US Court Enforces $140+ Million SCC award in Carpatsky Petroleum v Ukrnafta

oil developmentOn 2 October 2017, a Texas federal judge confirmed a $140+ million award issued by a tribunal under the Rules of the Arbitration Institute of the Stockholm Chamber of Commerce in favour of Carpatsky Petroleum Corporation (“CPC“) against the Ukrainian oil company, OJSC Ukrnafta.

The Texas ruling marks the important end of an award battle that runs back to 2007, involving Swedish and Ukrainian appeals and numerous case stays and reinstatements in the US.

The parties were former joint venture and joint activity partners in the development of oil and gas condensate fields. Ukrnafta and CPC-Texas had signed a Joint Activity Agreement containing the relevant provision that required the submission of disputes to arbitration under the SCC rules.

However, CPC-Texas later merged with CPC-Delaware. The latter became the surviving entity from the merger, and the one, pursuant to the arbitration clause, to refer the dispute between the parties to the SCC tribunal which issued an award in favour of CPC.

In connection with the change of entities, Ukrnafta filed a claim in the Texas court against CPC-Delaware for fraud, misrepresentation, misappropriation of trade secrets and tortious interference with the existing contract. The Texas court denied CPC’s motion to dismiss all of Ukrnafta’s claims as it did not have enough information to rule on that request and the claims themselves were separate from the issues of the arbitration award.

Parties’ Arguments

The case to confirm the award stayed on hold for several years while Ukrnafta pursued multiple challenges of that award in the Swedish courts. CPC argued that now that Ukrnafta has exhausted all its appeals, the court must confirm the award under the New York Convention that governs international arbitration.

It also contended that the findings of the arbitral tribunal and the Swedish courts rejecting Ukrnafta’s arguments about the enforcement of the award had to be respected, Sweden being a primary jurisdiction for the arbitration. CPC also argued that the Ukrainian courts’ rejection of the award is not subject to deference as Ukraine constitutes a secondary jurisdiction.

Ukrnafta mainly argued, on the other hand, that the award should not be confirmed because the agreement to arbitrate was initially signed between Ukrnafta and CPC-Texas, a no longer existing entity, which rendered the agreement invalid. Ukrnafta also put forward the fact that the dispute, which the award stemmed from, was referred by CPC-Delaware who was not a party to the original arbitration agreement.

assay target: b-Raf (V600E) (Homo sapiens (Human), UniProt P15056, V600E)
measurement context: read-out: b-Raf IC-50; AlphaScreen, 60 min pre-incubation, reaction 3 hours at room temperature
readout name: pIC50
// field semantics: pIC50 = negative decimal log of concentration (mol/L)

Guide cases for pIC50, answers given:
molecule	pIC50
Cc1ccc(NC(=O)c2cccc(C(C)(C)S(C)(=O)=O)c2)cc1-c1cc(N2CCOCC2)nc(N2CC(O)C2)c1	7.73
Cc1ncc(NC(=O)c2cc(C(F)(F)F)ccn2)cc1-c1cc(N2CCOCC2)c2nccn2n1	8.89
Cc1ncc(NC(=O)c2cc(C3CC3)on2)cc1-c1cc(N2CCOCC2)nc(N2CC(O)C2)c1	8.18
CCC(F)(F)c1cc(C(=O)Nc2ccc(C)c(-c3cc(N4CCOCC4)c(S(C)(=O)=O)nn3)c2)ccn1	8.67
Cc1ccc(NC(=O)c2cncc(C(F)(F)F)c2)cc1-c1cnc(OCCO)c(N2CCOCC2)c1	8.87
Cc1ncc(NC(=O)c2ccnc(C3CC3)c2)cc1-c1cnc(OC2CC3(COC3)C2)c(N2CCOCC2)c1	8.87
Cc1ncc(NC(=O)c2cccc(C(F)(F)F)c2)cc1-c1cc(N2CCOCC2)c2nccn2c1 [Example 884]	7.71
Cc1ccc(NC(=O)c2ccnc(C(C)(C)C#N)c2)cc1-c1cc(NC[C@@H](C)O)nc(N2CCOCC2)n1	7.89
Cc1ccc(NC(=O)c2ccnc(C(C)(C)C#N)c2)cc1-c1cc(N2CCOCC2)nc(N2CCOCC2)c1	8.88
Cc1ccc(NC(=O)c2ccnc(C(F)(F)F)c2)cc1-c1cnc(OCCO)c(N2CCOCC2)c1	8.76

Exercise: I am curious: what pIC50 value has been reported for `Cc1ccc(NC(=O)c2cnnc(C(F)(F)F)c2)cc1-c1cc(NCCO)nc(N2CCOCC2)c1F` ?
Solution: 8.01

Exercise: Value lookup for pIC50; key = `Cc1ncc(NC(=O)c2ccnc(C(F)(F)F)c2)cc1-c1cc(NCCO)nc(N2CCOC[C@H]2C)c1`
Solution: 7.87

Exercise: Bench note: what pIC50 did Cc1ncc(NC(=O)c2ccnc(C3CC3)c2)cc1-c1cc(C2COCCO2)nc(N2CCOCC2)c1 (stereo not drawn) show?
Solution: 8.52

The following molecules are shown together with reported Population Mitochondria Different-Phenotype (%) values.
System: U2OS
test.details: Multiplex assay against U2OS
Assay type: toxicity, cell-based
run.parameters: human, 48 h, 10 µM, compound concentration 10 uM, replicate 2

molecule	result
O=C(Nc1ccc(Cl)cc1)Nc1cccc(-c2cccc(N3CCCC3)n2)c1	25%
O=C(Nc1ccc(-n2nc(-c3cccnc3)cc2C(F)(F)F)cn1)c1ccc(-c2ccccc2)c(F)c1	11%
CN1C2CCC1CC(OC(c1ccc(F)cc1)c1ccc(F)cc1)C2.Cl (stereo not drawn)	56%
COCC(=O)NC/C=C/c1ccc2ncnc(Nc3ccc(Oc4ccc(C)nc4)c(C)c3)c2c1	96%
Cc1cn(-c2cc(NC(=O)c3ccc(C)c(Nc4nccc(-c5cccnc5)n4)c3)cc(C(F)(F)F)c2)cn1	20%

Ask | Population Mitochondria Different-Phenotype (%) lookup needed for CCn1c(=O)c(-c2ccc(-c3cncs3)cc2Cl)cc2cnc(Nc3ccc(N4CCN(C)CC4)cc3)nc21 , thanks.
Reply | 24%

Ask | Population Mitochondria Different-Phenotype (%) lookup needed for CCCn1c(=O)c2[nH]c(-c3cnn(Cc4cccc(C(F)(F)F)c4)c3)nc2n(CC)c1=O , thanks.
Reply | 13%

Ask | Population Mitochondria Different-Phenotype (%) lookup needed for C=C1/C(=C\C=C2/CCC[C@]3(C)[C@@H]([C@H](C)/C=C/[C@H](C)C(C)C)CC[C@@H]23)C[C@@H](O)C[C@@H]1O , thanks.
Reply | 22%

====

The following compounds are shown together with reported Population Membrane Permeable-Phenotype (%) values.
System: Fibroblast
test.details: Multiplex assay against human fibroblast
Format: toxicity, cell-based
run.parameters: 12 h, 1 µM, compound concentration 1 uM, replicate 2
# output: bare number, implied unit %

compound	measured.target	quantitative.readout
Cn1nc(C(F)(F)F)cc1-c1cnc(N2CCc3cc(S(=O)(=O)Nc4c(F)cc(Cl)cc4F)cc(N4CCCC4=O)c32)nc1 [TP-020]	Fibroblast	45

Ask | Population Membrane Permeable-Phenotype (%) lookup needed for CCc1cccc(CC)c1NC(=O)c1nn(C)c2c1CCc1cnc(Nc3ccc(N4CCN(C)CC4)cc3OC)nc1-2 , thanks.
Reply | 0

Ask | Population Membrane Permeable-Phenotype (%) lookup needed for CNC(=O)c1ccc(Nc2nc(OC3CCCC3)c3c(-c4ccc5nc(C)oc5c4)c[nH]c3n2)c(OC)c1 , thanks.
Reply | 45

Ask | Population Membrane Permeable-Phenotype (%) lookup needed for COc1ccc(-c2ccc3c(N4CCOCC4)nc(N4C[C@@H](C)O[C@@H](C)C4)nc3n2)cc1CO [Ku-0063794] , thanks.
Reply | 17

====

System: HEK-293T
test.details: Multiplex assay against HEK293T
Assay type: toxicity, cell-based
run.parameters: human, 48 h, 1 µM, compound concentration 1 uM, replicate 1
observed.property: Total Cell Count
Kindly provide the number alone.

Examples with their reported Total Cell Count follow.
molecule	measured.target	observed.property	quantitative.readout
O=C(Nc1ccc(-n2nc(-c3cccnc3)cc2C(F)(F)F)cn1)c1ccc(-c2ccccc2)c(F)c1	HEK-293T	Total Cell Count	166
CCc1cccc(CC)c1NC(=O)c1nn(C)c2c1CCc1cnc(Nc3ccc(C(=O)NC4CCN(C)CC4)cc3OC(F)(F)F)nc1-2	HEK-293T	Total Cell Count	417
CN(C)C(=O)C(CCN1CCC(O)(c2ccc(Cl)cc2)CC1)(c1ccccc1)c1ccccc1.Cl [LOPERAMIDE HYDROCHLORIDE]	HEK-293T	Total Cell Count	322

The court found that CPC-Delaware, as CPC-Texas’s successor, could enforce the arbitration provision. It also agreed with the Swedish arbitral tribunal that, under the laws of Delaware, CPC-Delaware succeeded to the rights and obligations of CPC-Texas and, as such, it was a proper signatory, and the arbitration agreement, therefore, remained valid. Judge Miller also found the Ukrainian courts’ ruling invalidating the parties’ arbitration clause was inapplicable as both companies had agreed to being bound by Swedish law; and since a Swedish tribunal had issued the award, Swedish law, rather than Ukrainian law, therefore applied.

The US District Judge dismissed Ukrnafta’s procedural argument that CPC had not provided certified copies of the award or the original version of the parties’ agreement at the time of the application, as facts pointed otherwise and the court declined to deny enforcement on an insubstantial procedural basis that had no impact whatsoever.

The court also overruled Ukrnafta’s objections that it was denied due process on the grounds that it had not had the opportunity to respond or present its case to arbitrators regarding damages, as it found that Ukrnafta had been afforded this opportunity but had not taken it.

Judge Miller found no evidence that enforcing the award would “violate the United States’ most basic notions of morality and justice”, as Ukrnafta had argued. To the contrary, he noted that public policy favours the acknowledgement of arbitration awards.


Carpatsky Petroleum v Ukrnafta reminds us that the parties to an arbitration agreement have to be kept informed about any unilateral amendments to the agreement or changes of circumstances; this is especially important in the case of successor signatories or entities going out of business. Failure to inform could otherwise cost the parties not just in terms of arbitration appeals but also through lengthy civil proceedings.

About the Author:

Mariya is an intern at CIS Arbitration Forum. She holds a Law degree from Queen Mary, University of London. She is an LPC student at BPP University Law School. Mariya has worked as a paralegal at the Dispute Resolution departments at some of the leading international law firms. She has also gained legal experience at different law firms and governmental bodies in Eastern Europe. Her professional interests focus on Commercial Litigation and Arbitration, Investor-State Disputes and White-Collar Crime.

Post a Comment